Learning styles

There is plenty of evidence that, if asked, people will express preferences about how they prefer information to be presented to them. There is also plentiful evidence arguing that people differ in the degree to which they have some fairly specific aptitudes for different kinds of thinking and for processing different types of information. Derived from this starting point, the most common hypothesis about the instructional relevance of learning styles is the meshing hypothesis, according to which instruction is best provided in a format that matches the preferences of the learner

However, there is very little evidence to suggest this ‘meshing hypothesis’ is valid. Whilst we try to include elements of all three styles in our courses, a person’s preferred ‘learning style’ is not a measure of effective instructional design: see: Learning Styles Concepts and Evidence http://psi.sagepub.com/content/9/3/105.short.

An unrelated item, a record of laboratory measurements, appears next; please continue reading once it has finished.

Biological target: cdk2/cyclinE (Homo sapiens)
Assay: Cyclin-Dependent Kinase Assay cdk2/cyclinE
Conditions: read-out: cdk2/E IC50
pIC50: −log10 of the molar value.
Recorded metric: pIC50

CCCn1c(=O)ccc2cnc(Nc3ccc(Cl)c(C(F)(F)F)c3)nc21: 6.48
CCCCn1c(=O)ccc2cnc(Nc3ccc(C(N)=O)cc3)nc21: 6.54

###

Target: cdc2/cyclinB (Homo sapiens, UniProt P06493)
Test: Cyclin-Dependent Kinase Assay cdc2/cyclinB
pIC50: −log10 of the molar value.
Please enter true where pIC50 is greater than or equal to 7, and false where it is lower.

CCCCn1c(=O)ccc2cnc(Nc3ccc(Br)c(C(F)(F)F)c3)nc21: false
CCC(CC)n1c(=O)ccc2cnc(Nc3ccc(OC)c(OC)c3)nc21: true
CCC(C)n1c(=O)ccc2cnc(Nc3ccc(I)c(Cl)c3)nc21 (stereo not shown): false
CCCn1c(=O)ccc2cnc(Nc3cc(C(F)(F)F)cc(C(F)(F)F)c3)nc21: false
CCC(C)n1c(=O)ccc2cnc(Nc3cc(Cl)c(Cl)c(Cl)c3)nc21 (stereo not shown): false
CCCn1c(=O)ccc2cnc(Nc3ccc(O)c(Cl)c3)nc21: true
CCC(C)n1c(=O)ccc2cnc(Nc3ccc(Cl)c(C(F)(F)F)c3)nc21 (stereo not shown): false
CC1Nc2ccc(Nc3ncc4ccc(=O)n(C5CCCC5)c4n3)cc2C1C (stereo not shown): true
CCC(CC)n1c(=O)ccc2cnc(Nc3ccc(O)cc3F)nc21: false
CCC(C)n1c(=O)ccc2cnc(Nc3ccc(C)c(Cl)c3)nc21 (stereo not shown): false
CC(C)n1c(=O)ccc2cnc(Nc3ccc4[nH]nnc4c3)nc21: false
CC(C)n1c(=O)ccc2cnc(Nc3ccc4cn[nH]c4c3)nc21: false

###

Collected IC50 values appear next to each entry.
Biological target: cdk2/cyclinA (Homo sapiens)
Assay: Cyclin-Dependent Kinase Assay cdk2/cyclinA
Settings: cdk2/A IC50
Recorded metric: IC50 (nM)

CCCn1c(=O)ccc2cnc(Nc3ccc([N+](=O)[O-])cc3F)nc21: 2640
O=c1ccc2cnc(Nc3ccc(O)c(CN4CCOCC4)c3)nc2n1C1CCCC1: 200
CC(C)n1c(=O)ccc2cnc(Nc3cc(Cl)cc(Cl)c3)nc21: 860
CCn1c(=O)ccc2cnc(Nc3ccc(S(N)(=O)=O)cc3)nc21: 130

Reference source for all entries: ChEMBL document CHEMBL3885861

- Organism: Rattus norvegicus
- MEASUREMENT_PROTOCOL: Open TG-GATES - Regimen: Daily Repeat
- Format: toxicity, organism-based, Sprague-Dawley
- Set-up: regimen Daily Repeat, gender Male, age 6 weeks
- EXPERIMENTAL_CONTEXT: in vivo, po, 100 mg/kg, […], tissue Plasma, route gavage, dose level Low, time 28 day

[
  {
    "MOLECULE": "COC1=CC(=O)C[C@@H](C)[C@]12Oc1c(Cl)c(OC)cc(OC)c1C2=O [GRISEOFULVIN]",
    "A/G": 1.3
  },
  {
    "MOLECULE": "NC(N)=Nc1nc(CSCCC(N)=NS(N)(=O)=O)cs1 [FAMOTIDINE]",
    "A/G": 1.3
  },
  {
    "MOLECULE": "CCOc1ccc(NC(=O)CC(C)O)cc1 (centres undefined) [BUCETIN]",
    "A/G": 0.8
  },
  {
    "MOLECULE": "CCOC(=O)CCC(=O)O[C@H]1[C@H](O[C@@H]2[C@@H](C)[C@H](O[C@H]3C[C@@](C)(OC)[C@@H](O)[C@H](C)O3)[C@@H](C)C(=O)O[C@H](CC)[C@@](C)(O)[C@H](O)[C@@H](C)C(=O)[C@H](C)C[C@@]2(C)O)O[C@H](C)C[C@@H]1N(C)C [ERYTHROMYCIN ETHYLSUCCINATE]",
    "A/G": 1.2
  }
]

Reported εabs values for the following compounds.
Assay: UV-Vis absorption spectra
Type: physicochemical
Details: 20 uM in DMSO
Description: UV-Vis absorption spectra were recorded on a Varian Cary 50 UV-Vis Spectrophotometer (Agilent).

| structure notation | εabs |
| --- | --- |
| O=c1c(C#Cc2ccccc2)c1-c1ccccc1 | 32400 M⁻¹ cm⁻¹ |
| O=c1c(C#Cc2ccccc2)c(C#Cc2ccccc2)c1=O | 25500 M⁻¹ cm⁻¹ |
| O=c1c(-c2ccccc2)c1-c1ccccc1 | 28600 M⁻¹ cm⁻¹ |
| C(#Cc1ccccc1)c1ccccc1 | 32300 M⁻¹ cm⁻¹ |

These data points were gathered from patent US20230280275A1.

Learning techniques

Techniques are partly instructional design and partly student behaviour. However, unlike ‘learning styles’, there is a significant body of literature evaluating the effectiveness of learning techniques. From this large resource, the Dunlosky report examines ten of the most popular learning techniques to assess whether the technique’s benefits generalise across four dimensions:

  • learning conditions (e.g., studying alone vs. studying in a group),
  • student qualities (e.g., age or ability),
  • materials (e.g., scientific concepts, historical facts, mathematical problems), and